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Dictionary Suite
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put-on done or assumed deceptively; pretended. [3 definitions]
put on to put (clothes or accessories) on one's body. [10 definitions]
put one's foot in one's mouth to say something regrettable, sometimes revealing one's own or another's secret by accident or revealing an opinion or assumption that should not have been stated openly.
put one's head on the chopping block to take, or be subject to, a great risk, as of being severely criticized or fired.
put one's nose to the grindstone to start or diligently pursue some hard or tedious work, esp. in a spirit of resignation.
put one through one's paces to cause one to demonstrate skill or ability.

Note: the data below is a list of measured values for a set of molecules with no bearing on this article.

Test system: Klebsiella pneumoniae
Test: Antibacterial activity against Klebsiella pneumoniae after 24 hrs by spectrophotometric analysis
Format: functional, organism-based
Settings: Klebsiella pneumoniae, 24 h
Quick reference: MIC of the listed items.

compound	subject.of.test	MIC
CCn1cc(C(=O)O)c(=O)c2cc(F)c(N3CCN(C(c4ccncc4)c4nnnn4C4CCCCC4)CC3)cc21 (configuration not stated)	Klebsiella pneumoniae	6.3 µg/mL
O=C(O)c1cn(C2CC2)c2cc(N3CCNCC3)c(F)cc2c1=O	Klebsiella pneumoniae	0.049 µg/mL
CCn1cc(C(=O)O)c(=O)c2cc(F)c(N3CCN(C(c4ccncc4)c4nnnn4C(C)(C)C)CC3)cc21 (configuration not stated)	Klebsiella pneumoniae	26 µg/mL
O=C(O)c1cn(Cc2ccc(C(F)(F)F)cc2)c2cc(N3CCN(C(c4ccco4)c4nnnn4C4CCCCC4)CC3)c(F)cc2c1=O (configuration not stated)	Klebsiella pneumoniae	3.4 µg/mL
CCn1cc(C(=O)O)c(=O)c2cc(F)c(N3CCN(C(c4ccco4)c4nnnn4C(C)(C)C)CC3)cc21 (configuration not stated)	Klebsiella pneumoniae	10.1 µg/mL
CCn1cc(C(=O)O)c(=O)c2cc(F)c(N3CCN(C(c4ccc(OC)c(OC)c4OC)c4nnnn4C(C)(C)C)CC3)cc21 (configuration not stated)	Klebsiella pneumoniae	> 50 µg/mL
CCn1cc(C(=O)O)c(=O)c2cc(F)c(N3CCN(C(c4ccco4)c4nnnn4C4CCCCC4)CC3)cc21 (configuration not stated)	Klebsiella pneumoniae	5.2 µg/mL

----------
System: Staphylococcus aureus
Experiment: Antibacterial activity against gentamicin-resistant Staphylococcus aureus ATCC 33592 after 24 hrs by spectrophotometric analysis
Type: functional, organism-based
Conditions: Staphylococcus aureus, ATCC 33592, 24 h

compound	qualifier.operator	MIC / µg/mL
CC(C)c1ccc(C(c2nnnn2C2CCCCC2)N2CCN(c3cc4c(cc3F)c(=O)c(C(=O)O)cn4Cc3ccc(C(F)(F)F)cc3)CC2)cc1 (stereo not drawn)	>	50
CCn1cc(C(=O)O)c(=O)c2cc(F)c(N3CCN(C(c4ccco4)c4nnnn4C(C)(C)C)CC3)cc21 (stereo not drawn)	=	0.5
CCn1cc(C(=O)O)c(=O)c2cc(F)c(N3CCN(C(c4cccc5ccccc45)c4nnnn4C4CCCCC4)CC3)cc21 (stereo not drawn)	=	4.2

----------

put on the map make famous or celebrated (used esp. of obscure places that gain sudden fame by association with a celebrated person or event).
put on weight to add to one's body weight.
put-out annoyed, angry, or upset. [2 definitions]
put out to stop the burning of (something). [11 definitions]
put out the welcome mat to extend an enthusiastic and generous welcome.
put paid to to destroy; put an end to.
put-put the popping sound made by a small internal combustion engine. [2 definitions]
putrefaction the act or process of rotting or decomposing. [2 definitions]
putrefy to cause to rot or decompose. [3 definitions]
putrescent rotting; decomposing; putrefying. [2 definitions]
putrid of, concerning, or exhibiting rot or decomposition. [3 definitions]
putsch (sometimes cap.) a sudden attempted seizure of state power.
put (someone) on a pedestal to elevate in regard or esteem; idealize.
put (someone) up to to persuade (someone) to do (something foolish, mischievous, or unlawful).
put (something) past to consider (some behavior) to be beyond what some person or group would do; to not be surprised if a particular person or group did a certain thing (used in the negative only and typically with "would not").